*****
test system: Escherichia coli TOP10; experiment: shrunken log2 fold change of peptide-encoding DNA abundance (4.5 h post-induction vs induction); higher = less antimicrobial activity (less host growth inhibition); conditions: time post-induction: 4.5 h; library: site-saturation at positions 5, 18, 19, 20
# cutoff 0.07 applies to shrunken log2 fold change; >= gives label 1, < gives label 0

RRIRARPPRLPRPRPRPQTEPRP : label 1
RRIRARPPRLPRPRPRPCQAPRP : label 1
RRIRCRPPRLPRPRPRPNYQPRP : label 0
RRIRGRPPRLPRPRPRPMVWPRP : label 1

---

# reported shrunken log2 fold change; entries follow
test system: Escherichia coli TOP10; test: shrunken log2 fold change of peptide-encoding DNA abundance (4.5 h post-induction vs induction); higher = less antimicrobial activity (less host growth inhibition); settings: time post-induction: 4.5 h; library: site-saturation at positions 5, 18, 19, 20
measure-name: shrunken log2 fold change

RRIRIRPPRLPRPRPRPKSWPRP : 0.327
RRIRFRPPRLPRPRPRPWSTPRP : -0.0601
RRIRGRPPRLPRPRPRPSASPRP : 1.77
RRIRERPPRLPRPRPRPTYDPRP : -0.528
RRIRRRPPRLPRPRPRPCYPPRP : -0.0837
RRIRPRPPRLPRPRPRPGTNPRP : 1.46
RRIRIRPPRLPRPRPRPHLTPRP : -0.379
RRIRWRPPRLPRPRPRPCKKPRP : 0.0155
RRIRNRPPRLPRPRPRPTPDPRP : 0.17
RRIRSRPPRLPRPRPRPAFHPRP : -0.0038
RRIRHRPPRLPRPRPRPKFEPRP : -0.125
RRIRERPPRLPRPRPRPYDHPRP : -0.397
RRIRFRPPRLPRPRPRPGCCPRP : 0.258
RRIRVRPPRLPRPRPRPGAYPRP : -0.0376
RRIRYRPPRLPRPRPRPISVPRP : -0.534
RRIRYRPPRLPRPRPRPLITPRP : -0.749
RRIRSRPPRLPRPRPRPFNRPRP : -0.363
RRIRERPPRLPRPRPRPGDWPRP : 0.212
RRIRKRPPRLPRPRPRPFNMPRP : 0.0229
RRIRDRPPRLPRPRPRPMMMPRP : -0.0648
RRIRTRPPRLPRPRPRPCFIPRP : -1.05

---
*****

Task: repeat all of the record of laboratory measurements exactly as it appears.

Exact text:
test system: Escherichia coli TOP10; experiment: shrunken log2 fold change of peptide-encoding DNA abundance (4.5 h post-induction vs induction); higher = less antimicrobial activity (less host growth inhibition); conditions: time post-induction: 4.5 h; library: site-saturation at positions 5, 18, 19, 20
# cutoff 0.07 applies to shrunken log2 fold change; >= gives label 1, < gives label 0

RRIRARPPRLPRPRPRPQTEPRP : label 1
RRIRARPPRLPRPRPRPCQAPRP : label 1
RRIRCRPPRLPRPRPRPNYQPRP : label 0
RRIRGRPPRLPRPRPRPMVWPRP : label 1

---

# reported shrunken log2 fold change; entries follow
test system: Escherichia coli TOP10; test: shrunken log2 fold change of peptide-encoding DNA abundance (4.5 h post-induction vs induction); higher = less antimicrobial activity (less host growth inhibition); settings: time post-induction: 4.5 h; library: site-saturation at positions 5, 18, 19, 20
measure-name: shrunken log2 fold change

RRIRIRPPRLPRPRPRPKSWPRP : 0.327
RRIRFRPPRLPRPRPRPWSTPRP : -0.0601
RRIRGRPPRLPRPRPRPSASPRP : 1.77
RRIRERPPRLPRPRPRPTYDPRP : -0.528
RRIRRRPPRLPRPRPRPCYPPRP : -0.0837
RRIRPRPPRLPRPRPRPGTNPRP : 1.46
RRIRIRPPRLPRPRPRPHLTPRP : -0.379
RRIRWRPPRLPRPRPRPCKKPRP : 0.0155
RRIRNRPPRLPRPRPRPTPDPRP : 0.17
RRIRSRPPRLPRPRPRPAFHPRP : -0.0038
RRIRHRPPRLPRPRPRPKFEPRP : -0.125
RRIRERPPRLPRPRPRPYDHPRP : -0.397
RRIRFRPPRLPRPRPRPGCCPRP : 0.258
RRIRVRPPRLPRPRPRPGAYPRP : -0.0376
RRIRYRPPRLPRPRPRPISVPRP : -0.534
RRIRYRPPRLPRPRPRPLITPRP : -0.749
RRIRSRPPRLPRPRPRPFNRPRP : -0.363
RRIRERPPRLPRPRPRPGDWPRP : 0.212
RRIRKRPPRLPRPRPRPFNMPRP : 0.0229
RRIRDRPPRLPRPRPRPMMMPRP : -0.0648
RRIRTRPPRLPRPRPRPCFIPRP : -1.05

---